At the outer door, but before he opened it, the man put a sealed packet in my hand.
“From Doctor Gerard von Sturm,” he said, bowing respectfully, yet with a certain sense of being a party in a favor conferred.
I thrust the letter into my inner pocket and went out into the street. The sun was still shining, yet somehow I felt that it must be another day, another world. The houses seemed hard and dry, the details of the architecture insufferably mean and insultingly familiar. I longed with all my heart to get away from Thorn into the new world which had opened to me—a world of perfumes and flowers and flower-like scents and Oriental marvels, of low voices, too, and the touching of soft hands upon cheeks.
In all the world of young men there was no greener or more simple Simon than I, Hugo Gottfried, as, playing a tune on the pipe of my own conceit, I marched up the High Street of Thorn to the entrance gate of the Wolfsberg.
The Little Playmate was standing at the door as I approached, sweet as a June rose. When she saw me she went into the sitting-room to show that she had not yet forgiven me. Though I think by this time, as was often the way with Helene, she had forgotten almost what was the original matter of my offending.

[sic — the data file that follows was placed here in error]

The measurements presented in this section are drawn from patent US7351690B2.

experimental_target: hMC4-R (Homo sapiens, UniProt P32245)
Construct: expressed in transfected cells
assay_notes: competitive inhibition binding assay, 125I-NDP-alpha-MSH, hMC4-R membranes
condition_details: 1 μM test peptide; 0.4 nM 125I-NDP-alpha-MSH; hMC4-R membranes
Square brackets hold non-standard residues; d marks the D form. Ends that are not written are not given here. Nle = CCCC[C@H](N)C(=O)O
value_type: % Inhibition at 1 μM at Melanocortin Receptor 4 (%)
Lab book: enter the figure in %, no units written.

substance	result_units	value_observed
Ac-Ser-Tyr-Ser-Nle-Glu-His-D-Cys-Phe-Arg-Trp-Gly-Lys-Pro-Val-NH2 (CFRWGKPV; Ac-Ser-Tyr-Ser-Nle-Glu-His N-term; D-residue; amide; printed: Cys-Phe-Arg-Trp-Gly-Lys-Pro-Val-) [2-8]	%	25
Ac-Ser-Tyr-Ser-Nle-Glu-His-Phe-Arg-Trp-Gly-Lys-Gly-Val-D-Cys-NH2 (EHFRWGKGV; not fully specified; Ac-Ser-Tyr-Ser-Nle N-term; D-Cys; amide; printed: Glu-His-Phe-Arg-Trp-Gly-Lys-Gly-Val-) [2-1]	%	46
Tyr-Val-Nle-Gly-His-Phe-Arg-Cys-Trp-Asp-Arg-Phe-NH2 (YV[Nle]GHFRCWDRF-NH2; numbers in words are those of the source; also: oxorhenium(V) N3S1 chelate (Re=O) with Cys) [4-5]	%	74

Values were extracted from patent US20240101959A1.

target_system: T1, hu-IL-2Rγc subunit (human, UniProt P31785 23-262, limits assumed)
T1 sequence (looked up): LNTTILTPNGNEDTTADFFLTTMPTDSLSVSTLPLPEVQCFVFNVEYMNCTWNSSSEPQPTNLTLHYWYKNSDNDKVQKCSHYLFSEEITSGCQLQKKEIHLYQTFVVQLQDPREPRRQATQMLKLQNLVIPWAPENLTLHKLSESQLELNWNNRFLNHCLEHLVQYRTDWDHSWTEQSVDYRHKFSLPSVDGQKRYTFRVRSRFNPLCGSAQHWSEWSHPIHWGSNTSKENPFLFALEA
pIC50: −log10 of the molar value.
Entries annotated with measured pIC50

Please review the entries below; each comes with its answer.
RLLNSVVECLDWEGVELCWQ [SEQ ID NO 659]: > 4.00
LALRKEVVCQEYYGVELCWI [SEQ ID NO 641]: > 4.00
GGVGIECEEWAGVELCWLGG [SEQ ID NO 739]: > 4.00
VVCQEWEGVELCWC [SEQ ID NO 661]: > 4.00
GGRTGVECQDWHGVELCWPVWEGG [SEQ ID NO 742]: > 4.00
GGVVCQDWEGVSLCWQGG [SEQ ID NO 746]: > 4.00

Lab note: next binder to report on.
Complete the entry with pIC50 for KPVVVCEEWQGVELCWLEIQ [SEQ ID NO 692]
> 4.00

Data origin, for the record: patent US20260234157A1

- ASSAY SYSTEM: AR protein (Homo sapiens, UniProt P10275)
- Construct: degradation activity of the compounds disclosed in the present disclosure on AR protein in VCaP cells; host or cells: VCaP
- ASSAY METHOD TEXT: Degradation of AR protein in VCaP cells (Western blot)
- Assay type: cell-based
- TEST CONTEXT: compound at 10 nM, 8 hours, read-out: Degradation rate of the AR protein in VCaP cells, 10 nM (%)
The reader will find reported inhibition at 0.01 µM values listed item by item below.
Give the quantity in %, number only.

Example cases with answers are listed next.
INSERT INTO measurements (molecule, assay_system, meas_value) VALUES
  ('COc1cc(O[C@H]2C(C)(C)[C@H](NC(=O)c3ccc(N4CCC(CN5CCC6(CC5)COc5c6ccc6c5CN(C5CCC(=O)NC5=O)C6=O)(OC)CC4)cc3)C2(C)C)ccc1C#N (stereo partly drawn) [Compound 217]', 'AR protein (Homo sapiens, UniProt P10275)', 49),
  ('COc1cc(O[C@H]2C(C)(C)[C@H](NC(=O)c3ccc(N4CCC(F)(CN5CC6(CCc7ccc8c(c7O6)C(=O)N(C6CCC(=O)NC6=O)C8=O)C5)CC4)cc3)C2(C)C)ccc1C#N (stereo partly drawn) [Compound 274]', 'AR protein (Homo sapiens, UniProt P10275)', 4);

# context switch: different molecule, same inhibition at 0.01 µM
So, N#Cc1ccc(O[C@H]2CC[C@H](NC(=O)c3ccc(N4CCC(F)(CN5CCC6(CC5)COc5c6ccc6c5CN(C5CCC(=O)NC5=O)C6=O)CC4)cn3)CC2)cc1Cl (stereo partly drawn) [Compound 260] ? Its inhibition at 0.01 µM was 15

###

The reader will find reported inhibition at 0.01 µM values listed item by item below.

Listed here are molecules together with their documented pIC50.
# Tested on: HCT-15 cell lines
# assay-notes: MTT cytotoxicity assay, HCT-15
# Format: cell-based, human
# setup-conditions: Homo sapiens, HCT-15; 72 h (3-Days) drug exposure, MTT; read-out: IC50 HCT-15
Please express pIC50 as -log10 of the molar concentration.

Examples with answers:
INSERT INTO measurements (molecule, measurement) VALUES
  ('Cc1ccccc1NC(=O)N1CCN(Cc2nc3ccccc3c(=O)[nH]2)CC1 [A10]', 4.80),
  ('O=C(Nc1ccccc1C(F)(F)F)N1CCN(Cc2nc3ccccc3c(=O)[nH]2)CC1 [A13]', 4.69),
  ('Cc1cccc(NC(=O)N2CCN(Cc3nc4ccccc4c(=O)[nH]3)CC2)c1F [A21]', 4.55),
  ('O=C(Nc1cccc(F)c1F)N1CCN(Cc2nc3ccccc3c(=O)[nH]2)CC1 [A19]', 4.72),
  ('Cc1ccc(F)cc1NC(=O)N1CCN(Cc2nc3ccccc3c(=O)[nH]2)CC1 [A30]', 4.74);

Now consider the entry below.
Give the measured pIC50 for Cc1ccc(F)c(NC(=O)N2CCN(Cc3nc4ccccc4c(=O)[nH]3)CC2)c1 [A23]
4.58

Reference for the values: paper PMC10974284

But I pretended to be careless and heart-free. And so—God forgive me!—I went whistling up the steps of the Red Tower to my room without so much as looking within the chamber where my Little Playmate had withdrawn herself.
Which thing I suffered grievously for or all was done. And an excellent dispensation of Providence it had been if I had lost my right hand, all for making that little heart sore, or so much as one tear drop from those deep gray eyes.
It was about this time, and after we had made our quarrel up, that Helene began to call me “Great Brother.” After all, there is manifest virtue in a name, and the Little Playmate seemed to find great comfort in thus addressing me.
And after that I had called her “Little Sister” once or twice she was greatly assured and treated me quite differently, having ascertained that between young men and women there is the utmost safety in such a relationship.
And as all ways were alike to me, I was willing enough. For indeed I loved her and none other, and so did all the days of my life. Though I know that my actions and conceits were not always conformable to the true love that was in my heart, neither wholly worthy of my dear maid.
But, then, what would you? Nineteen and the follies of one’s youth! The mercy of God rather than any virtue in me kept these from being not only infinitely more numerous, but infinitely worse. Yet I had better confess them, such as they are, in this place. For it was some such nothings as those which follow that first brought Helene and me into one way of thinking, though by paths very devious indeed.